The effect of surface curvature on the development of a two-dimensional wall jet is investigated experimentally by direct comparison between a wall jet flowing around the convex surface of a circular cylinder, and its plane flow equivalent. Centrifugal force instabilities introduce rapid mixing of the curved wall jet with its surroundings, and cause significant increases in turbulence intensity and Reynolds shear stress in the jet. Large departures from self-preservation of the turbulence velocity field in the curved jet are observed, while the streamwise mean velocity profiles retain similar shapes for downstream development. Models for curvature effects on eddy viscosity are compared with experimentally measured values, and indicate that a simple correction for the effects of curvature is possible.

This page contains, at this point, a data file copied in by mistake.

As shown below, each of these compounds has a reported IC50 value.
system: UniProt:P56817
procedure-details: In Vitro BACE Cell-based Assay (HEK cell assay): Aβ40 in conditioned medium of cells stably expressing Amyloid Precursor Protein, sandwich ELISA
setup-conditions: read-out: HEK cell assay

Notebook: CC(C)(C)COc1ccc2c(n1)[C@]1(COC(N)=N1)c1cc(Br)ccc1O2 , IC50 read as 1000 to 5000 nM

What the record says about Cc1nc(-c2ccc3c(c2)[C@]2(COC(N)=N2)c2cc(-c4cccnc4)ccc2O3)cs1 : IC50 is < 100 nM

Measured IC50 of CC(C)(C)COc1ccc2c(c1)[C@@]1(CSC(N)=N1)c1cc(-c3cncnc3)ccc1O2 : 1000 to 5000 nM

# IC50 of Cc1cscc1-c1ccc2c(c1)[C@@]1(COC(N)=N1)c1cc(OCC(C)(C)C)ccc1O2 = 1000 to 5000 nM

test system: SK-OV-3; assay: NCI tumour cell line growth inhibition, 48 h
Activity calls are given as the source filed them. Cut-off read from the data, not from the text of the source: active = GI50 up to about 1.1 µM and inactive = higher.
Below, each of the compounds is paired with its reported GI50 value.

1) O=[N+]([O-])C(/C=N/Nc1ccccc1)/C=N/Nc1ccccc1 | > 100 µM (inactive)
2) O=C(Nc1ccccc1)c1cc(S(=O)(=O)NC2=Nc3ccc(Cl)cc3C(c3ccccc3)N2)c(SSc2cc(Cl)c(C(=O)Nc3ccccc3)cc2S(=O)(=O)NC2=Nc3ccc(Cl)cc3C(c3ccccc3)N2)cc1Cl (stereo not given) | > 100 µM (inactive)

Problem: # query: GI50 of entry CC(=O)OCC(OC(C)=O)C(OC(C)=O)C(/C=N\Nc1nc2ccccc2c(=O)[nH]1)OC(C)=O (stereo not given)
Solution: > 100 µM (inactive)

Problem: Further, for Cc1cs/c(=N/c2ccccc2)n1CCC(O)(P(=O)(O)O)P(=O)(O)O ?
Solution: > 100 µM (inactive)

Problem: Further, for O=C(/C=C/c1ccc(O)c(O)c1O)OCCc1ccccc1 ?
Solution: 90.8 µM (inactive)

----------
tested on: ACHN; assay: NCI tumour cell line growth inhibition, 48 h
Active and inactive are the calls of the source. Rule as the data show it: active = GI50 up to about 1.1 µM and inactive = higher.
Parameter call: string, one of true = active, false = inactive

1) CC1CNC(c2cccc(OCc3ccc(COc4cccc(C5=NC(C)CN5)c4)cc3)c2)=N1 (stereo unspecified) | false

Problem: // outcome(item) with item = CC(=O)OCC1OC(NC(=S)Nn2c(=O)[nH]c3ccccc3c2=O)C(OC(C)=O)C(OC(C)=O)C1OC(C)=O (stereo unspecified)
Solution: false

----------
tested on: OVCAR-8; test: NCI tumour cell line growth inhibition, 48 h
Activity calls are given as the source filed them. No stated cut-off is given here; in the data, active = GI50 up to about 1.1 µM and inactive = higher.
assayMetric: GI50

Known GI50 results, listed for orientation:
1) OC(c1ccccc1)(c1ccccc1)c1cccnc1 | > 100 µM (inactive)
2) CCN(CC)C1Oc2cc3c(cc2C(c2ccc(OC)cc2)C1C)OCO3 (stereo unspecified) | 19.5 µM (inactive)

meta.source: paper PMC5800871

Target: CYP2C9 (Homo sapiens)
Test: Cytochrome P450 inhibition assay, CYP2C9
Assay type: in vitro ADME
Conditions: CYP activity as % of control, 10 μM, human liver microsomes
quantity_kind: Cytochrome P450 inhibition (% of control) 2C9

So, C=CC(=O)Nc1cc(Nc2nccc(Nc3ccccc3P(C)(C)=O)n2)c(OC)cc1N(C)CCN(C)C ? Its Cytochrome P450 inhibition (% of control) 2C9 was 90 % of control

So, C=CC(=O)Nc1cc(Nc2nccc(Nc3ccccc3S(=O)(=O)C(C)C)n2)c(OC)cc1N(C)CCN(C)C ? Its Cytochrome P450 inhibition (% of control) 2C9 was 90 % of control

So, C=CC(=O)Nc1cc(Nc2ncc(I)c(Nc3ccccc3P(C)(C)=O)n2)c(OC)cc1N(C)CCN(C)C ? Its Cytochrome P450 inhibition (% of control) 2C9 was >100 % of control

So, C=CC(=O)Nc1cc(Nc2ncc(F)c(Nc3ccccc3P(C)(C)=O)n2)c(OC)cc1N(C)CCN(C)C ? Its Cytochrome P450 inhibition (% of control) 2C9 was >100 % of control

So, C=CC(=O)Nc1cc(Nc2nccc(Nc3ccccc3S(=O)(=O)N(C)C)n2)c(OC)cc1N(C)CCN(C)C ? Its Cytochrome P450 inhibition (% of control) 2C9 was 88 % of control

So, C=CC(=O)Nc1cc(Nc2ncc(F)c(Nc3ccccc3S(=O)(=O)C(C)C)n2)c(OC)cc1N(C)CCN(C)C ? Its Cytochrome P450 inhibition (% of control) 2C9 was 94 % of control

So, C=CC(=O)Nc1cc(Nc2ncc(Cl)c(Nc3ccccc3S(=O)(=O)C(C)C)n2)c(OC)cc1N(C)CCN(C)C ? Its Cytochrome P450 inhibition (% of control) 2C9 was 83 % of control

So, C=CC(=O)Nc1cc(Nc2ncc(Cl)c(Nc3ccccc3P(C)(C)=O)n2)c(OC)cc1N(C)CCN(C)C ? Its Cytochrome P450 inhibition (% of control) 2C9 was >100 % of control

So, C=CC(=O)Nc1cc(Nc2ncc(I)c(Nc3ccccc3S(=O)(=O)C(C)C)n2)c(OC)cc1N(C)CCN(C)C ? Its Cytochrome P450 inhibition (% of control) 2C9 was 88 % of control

|Original language||English (US)|
|Number of pages||8|
|Journal||Journal of Fluids Engineering, Transactions of the ASME|
|State||Published - Sep 1976|